Diplomacy

American ambassador Joseph C. Grew (left) meets with Japanese Foreign Minister Teijiro Toyoda (right) in October 1941, two months before the attack on Pearl Harbor.

Untold Stories of American History

The American Ambassador Who Tried to Prevent Pearl Harbor

A new book explores the diplomatic efforts of Joseph C. Grew, who was assigned to Tokyo between 1932 and 1942

Elizabeth remained staunchly tight-lipped, rarely commenting publicly on current events.

Elizabeth II Was an Enduring Emblem of the Waning British Empire

The British queen died on Thursday at age 96

Mikhail Gorbachev died on August 30, 2022, at age 91.

The Contradictory Legacy of Mikhail Gorbachev

The Soviet leader, who died on August 30 at age 91, attempted to enact "revolution from above"

In the not-so-distant past, the Russian and American governments talked up the shared crucibles of their two mid-19th century leaders as a way of improving diplomatic relations.

Before Lincoln Issued the Emancipation Proclamation, This Russian Czar Freed 20 Million Serfs

The parallels between the U.S. president and Alexander II, both of whom fought to end servitude in their nations, are striking

The 15 freed hostages and their rescuers arrive at San José del Guaviare airport in July 2008.

The Daring Rescue Mission That Freed 15 Hostages Held in the Colombian Jungle for Years

A new exhibition at the International Spy Museum revisits Operación Jaque, a covert 2008 plot led by the Colombian military

In closing remarks at the 1969 U.N. General Assembly in New York, Black recalled an Apollo 12 astronaut who, while in orbit, remarked on the Earth’s beauty. “Some of us down here are not so sure,” she said.

Women Who Shaped History

Shirley Temple Black's Remarkable Second Act as a Diplomat

An unpublished memoir reveals how the world’s most famous child actress became a star of the environmental movement

On the island of Dejima, European traders could interact with the Japanese, but with a few (carefully escorted) exceptions, they were barred from continuing on to mainland Japan.

The Wild West Outpost of Japan's Isolationist Era

For two centuries, an extreme protectionist policy barred foreigners from setting foot in Japan—except for one tiny island

NATO troops from a battalion based in Fort Hood, Texas, train in Germany in September 1983, two months before the Able Archer 83 drill.

The 1983 Military Drill That Nearly Sparked Nuclear War With the Soviets

Fearful that the Able Archer 83 exercise was a cover for a NATO nuclear strike, the U.S.S.R. readied its own weapons for launch

Activists in London hold signs urging the BBC to boycott the 2022 Olympic Games in Beijing.

The Beijing Winter Olympics

Is China Committing Genocide Against the Uyghurs?

The Muslim minority group faces mass detention and sterilization—human rights abuses that sparked the U.S.' diplomatic boycott of the Beijing Olympics

Bruce Clark, author of the new book Athens: City of Wisdom, outlines the events that culminated in the Elgin Marbles’ extraction from Greece.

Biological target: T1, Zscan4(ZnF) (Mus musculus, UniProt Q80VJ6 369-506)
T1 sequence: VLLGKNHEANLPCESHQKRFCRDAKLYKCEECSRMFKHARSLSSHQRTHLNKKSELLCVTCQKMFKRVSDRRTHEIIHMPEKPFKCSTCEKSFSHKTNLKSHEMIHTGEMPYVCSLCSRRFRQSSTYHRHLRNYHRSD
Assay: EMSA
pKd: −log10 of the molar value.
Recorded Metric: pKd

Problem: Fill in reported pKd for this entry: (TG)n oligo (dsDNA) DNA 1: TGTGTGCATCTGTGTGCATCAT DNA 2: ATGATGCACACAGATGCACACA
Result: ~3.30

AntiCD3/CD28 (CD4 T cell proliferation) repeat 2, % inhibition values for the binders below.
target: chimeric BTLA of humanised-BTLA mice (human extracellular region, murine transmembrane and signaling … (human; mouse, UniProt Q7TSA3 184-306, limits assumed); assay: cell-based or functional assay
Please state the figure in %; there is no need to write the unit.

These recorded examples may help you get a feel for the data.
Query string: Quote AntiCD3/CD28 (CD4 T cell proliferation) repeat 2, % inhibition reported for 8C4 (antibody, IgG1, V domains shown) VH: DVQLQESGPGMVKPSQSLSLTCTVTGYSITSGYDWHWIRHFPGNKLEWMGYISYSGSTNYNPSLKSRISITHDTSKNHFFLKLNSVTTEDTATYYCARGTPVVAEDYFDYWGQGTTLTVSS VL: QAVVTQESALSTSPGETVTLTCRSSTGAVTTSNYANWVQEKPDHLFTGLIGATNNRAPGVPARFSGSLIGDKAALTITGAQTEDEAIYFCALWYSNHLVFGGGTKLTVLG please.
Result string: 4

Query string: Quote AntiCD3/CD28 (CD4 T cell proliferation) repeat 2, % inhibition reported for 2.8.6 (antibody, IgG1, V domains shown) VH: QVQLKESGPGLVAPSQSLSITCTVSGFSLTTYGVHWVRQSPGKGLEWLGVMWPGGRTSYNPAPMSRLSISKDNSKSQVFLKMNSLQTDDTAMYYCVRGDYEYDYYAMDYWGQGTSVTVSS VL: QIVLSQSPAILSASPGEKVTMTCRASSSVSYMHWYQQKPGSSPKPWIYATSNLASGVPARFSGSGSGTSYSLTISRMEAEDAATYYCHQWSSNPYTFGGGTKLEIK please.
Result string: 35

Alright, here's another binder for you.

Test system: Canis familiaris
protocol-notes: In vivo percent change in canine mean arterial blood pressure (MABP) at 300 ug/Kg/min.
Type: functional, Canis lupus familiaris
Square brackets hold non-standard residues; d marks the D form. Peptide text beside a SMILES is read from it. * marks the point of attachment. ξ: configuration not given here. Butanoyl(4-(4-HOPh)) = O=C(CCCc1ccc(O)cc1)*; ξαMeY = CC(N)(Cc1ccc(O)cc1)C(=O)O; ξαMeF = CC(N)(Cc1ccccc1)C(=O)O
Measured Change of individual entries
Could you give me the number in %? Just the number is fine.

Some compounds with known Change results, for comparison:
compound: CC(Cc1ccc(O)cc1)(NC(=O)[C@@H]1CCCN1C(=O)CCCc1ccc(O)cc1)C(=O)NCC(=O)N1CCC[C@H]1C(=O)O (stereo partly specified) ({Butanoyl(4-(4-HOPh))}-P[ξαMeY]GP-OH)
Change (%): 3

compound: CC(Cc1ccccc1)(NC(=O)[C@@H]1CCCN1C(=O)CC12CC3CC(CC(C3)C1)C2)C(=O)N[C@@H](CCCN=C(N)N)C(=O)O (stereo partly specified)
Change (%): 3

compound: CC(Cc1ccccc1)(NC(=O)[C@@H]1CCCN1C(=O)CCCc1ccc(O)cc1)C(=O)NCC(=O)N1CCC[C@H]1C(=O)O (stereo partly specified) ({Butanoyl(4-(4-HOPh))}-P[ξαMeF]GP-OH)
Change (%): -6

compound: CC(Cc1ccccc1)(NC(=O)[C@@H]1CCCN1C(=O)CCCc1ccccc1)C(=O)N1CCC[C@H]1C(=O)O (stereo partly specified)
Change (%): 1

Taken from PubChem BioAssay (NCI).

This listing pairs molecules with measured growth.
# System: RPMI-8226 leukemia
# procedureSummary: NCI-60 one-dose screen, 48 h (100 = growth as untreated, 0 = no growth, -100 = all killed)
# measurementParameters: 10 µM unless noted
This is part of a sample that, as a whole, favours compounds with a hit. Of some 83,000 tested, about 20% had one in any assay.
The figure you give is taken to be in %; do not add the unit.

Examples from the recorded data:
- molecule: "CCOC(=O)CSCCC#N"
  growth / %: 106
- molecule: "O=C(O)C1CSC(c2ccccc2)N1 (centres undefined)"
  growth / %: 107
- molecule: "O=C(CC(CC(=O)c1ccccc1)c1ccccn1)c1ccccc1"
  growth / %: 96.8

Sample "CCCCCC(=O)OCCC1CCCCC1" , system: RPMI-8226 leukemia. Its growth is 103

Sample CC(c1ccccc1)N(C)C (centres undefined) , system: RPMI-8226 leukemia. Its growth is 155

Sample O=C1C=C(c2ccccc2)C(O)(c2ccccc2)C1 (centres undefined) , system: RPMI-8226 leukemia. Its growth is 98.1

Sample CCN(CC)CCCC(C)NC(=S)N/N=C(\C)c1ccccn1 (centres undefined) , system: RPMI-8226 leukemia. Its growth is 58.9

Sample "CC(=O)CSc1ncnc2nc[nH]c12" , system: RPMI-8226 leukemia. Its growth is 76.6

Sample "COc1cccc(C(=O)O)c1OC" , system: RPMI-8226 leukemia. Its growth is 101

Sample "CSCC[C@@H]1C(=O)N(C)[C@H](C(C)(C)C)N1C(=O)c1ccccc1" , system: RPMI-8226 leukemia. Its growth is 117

How the Much-Debated Elgin Marbles Ended Up in England

For two centuries, diplomat Thomas Bruce has been held up as a shameless plunderer. The real history is more complicated, argues the author of a new book

Portuguese diplomat Aristides de Sousa Mendes was serving as a consul general in France when the Nazis invaded the country.

The Untold Story of the Portuguese Diplomat Who Saved Thousands From the Nazis

As the German army marched across France, Aristides de Sousa Mendes faced a choice: obey his government or follow his conscience—and risk everything

Detail from a manuscript made for King Lebna Dengel, circa 1520, Tädbabä Maryam Monastery, Ethiopia.

A New History Changes the Balance of Power Between Ethiopia and Medieval Europe

For centuries, a Eurocentric worldview disregarded the knowledge and strength of the African empire

Workers removed the replica Lady Liberty from its plinth on June 7. The statue will set sail for the U.S. on June 19.

France Is Sending the Statue of Liberty's 'Little Sister' on a Trip to the U.S.

The bronze replica, set to go on view at Ellis Island in July, weighs 992 pounds and stands more than 9 feet tall

Established 200 years ago, on May 17, 1821, the Tangier American Legation is a rambling mansion that spans two sides of the Rue d’Amerique in the southern corner of Tangier's old walled city.

Why a 200-Year-Building in Morocco Is the Only National Historic Landmark Outside the U.S.

The structure in the port city of Tangier has served as a diplomatic residence, consulate, espionage headquarters, museum and library

The arrest and the subsequent landing of U.S. troops could happen in Tangier, yet it was completely unthinkable just 12 miles away in Gibraltar or 60 miles away in Cadiz.

The Diplomatic Intrigue That Gave Morocco a Cameo Appearance in the U.S. Civil War

Confederate agents seeking European support were imprisoned by the U.S. consul, which ignited international protest

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